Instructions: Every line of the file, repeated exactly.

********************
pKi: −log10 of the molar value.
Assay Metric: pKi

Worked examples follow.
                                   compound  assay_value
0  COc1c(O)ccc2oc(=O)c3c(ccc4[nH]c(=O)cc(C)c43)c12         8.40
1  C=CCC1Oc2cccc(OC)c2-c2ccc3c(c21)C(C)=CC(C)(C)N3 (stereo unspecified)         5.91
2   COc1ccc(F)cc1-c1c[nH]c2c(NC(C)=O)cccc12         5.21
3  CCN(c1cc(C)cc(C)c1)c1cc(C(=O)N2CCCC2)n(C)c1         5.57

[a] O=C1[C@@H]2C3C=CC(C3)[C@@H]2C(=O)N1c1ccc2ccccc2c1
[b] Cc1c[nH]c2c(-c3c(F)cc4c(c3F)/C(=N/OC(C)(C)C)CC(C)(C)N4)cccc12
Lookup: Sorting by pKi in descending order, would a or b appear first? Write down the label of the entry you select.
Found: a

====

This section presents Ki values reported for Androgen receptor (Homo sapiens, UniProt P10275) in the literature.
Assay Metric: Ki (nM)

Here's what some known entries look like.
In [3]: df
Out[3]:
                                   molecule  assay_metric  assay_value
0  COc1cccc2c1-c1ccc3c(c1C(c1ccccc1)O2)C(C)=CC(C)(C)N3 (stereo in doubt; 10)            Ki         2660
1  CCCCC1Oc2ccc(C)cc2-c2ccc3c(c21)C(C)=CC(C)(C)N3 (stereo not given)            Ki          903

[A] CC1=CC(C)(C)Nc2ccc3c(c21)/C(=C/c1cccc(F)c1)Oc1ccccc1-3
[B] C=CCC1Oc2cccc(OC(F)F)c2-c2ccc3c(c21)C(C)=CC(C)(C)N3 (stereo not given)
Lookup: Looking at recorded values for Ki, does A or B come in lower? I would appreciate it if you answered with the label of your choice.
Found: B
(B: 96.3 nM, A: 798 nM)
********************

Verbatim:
pKi: −log10 of the molar value.
Assay Metric: pKi

Worked examples follow.
                                   compound  assay_value
0  COc1c(O)ccc2oc(=O)c3c(ccc4[nH]c(=O)cc(C)c43)c12         8.40
1  C=CCC1Oc2cccc(OC)c2-c2ccc3c(c21)C(C)=CC(C)(C)N3 (stereo unspecified)         5.91
2   COc1ccc(F)cc1-c1c[nH]c2c(NC(C)=O)cccc12         5.21
3  CCN(c1cc(C)cc(C)c1)c1cc(C(=O)N2CCCC2)n(C)c1         5.57

[a] O=C1[C@@H]2C3C=CC(C3)[C@@H]2C(=O)N1c1ccc2ccccc2c1
[b] Cc1c[nH]c2c(-c3c(F)cc4c(c3F)/C(=N/OC(C)(C)C)CC(C)(C)N4)cccc12
Lookup: Sorting by pKi in descending order, would a or b appear first? Write down the label of the entry you select.
Found: a

====

This section presents Ki values reported for Androgen receptor (Homo sapiens, UniProt P10275) in the literature.
Assay Metric: Ki (nM)

Here's what some known entries look like.
In [3]: df
Out[3]:
                                   molecule  assay_metric  assay_value
0  COc1cccc2c1-c1ccc3c(c1C(c1ccccc1)O2)C(C)=CC(C)(C)N3 (stereo in doubt; 10)            Ki         2660
1  CCCCC1Oc2ccc(C)cc2-c2ccc3c(c21)C(C)=CC(C)(C)N3 (stereo not given)            Ki          903

[A] CC1=CC(C)(C)Nc2ccc3c(c21)/C(=C/c1cccc(F)c1)Oc1ccccc1-3
[B] C=CCC1Oc2cccc(OC(F)F)c2-c2ccc3c(c21)C(C)=CC(C)(C)N3 (stereo not given)
Lookup: Looking at recorded values for Ki, does A or B come in lower? I would appreciate it if you answered with the label of your choice.
Found: B
(B: 96.3 nM, A: 798 nM)